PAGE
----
Brian Aynardi (Photo: PBI Gordon)

Brian Aynardi (Photo: PBI Gordon)

PBI-Gordon Corp.

Brian Aynardi, Ph.D.
Northeast research scientist
Pink snow mold is most prevalent in cooler climates, particularly the Northeast, Upper Midwest and Pacific Northwest (also referred to as Microdochium patch), but it can occur throughout most of the country including on bermudagrass putting greens. Gray snow mold is found in areas of prolonged snow cover greater than 40 days. The best prevention for gray and pink snow mold is fungicides applied in the fall prior to snow cover. For pink snow mold, additional applications may be made when snow cover does not exist, particularly in the spring as the pathogen is active at temperatures well above freezing. Resistance is not a concern with gray snow mold, but there is a high risk for resistance to develop with the pink snow mold pathogen, Microdochium nivale, including documented resistance to the dicarboxamides.

 

Matt Giese (Photo: Syngenta)

Matt Giese (Photo: Syngenta)

Syngenta

Matt Giese
Technical Services Manager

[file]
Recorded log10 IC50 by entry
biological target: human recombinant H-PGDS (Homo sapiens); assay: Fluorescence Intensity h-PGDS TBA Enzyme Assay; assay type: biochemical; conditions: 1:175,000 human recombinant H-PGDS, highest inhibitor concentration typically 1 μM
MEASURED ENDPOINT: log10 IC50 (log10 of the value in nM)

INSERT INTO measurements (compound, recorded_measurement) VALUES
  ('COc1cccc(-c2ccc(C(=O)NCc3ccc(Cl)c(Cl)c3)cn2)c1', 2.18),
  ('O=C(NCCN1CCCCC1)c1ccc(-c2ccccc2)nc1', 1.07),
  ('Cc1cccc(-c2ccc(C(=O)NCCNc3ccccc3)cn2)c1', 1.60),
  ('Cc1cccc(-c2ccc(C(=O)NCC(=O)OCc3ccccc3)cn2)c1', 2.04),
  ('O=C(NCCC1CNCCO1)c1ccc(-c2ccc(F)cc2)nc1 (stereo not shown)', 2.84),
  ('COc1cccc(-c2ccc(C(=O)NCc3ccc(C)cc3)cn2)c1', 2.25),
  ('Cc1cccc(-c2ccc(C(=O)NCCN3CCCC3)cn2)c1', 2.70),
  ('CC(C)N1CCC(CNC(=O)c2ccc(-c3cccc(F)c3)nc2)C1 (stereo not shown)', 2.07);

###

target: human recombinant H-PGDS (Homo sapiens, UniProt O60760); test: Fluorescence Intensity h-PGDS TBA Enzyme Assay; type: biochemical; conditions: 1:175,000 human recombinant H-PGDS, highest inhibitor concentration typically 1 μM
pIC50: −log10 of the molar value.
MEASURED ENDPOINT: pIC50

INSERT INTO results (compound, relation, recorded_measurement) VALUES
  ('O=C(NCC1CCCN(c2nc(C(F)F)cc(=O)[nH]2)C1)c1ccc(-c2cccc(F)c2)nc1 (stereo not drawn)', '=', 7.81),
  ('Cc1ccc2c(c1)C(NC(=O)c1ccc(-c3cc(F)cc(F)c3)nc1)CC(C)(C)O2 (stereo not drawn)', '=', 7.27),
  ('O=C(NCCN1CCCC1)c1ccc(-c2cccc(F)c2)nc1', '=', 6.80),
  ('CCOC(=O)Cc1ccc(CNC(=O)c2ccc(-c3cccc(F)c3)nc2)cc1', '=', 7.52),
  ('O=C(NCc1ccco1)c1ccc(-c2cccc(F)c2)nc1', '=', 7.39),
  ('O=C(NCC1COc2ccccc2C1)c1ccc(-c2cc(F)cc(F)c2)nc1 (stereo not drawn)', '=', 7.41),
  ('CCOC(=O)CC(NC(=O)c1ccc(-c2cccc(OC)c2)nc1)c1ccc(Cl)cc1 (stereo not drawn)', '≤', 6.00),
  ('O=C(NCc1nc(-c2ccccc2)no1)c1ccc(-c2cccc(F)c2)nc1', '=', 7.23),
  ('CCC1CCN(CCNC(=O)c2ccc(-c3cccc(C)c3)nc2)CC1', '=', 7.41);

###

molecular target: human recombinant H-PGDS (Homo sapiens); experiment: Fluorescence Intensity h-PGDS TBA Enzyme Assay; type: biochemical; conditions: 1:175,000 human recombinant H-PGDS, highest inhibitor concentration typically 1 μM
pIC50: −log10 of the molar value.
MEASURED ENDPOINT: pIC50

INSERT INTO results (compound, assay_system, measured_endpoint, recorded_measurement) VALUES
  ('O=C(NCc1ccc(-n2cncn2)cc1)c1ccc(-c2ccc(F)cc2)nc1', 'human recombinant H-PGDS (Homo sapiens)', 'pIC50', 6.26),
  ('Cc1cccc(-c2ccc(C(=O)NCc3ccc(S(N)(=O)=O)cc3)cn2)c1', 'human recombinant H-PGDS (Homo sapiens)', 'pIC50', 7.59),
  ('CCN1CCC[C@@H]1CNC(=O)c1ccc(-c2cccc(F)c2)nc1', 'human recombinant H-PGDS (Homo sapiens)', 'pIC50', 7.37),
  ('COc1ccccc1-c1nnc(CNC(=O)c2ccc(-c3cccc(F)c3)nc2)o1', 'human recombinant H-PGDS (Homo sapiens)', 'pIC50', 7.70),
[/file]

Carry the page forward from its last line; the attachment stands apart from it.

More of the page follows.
Snow mold management requires a little bit of past knowledge about what happens on your course and what’s effective. If you have a couple of low-pressure years and get lulled into a sense of complacency where two active ingredients combined are effective, and then you get a heavy-pressure year, those two active ingredients may not be able to sustain that level of control. You need to take more of a preventive approach — especially if your threshold for damage is low. I look at snow mold protection the same as car insurance. You don’t wait until you have an accident to buy insurance. Similarly, you have to put that insurance in place before snow mold occurs with preventive fall applications. If there is consistent damage every year, it certainly makes a lot of sense to try and manage it preventively rather than waiting until after you actually have it.

 

Prime Source

Bret Corbett (Photo: PrimeSource)

Bret Corbett (Photo: Prime Source)

Bret Corbett
Director of technical services

Aerifying and verticutting and anything you can do to remove as much thatch as possible will help combat snow mold. Make sure you continue to mow until growing ceases. For preventative sprays, typically, you need a combination of fungicides to be effective. These would include combining a contact fungicide, with QoIs, DMIs, and SDHIs. Managing healthy turf is the best way to prevent any disease or decrease the severity of a disease. Follow best management practices, develop an IPM program, get ahead with proper scouting, make sure you put preventive fungicides out before the snow cover and decrease the amount of nitrogen per year. That’s your best way to eliminate the disease pressure.